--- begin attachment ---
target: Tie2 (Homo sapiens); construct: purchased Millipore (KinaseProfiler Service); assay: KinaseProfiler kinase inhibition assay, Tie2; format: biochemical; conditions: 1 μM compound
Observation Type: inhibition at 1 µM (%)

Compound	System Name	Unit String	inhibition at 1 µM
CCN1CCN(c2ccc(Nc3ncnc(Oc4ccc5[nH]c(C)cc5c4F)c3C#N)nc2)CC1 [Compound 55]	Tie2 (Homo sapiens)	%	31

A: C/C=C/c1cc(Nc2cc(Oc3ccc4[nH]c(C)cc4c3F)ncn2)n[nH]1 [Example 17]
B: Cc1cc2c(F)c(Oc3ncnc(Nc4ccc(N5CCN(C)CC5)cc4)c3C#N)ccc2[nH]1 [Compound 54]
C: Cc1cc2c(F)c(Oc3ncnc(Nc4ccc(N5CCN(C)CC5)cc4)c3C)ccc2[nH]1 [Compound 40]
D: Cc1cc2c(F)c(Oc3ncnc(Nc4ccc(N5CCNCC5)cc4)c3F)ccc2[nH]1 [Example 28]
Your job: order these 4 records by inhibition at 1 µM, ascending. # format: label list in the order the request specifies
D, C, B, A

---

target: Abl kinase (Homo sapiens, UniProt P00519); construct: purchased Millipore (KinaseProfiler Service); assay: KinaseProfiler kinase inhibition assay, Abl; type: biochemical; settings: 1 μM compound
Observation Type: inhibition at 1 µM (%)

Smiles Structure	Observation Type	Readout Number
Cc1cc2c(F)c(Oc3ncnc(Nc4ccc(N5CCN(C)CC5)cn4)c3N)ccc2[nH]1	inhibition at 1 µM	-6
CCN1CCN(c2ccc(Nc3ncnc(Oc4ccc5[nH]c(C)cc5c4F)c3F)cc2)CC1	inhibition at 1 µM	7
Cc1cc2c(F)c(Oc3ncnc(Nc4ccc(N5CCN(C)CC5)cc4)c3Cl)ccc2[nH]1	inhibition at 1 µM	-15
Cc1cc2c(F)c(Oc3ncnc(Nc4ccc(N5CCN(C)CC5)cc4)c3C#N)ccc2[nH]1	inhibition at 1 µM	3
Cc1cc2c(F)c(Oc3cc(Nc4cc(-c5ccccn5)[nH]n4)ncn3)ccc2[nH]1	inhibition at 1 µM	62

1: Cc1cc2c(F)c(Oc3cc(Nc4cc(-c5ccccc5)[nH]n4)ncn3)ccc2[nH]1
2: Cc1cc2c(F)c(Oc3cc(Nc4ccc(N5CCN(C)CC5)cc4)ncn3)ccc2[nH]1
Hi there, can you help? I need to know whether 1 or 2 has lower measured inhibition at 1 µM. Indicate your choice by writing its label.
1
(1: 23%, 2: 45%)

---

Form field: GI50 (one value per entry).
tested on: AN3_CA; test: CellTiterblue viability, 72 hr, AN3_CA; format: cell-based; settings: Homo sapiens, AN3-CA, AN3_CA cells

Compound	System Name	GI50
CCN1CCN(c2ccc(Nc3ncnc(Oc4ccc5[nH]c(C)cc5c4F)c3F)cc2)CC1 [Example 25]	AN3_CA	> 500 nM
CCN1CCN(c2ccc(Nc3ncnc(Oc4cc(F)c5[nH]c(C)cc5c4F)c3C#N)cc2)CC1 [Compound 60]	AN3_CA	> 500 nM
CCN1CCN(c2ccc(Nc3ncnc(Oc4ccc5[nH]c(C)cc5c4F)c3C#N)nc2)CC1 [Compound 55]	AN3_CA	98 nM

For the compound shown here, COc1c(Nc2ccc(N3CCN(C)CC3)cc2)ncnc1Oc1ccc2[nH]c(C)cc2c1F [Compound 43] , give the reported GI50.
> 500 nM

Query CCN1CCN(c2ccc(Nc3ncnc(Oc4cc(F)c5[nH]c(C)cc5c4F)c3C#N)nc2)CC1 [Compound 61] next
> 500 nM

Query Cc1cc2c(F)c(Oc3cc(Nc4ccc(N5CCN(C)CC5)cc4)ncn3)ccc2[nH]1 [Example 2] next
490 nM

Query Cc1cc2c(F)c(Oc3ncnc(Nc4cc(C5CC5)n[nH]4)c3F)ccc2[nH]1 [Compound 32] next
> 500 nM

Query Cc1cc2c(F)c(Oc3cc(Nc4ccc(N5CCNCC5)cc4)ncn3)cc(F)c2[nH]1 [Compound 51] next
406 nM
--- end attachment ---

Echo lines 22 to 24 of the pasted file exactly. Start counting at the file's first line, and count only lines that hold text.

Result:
Hi there, can you help? I need to know whether 1 or 2 has lower measured inhibition at 1 µM. Indicate your choice by writing its label.
1
(1: 23%, 2: 45%)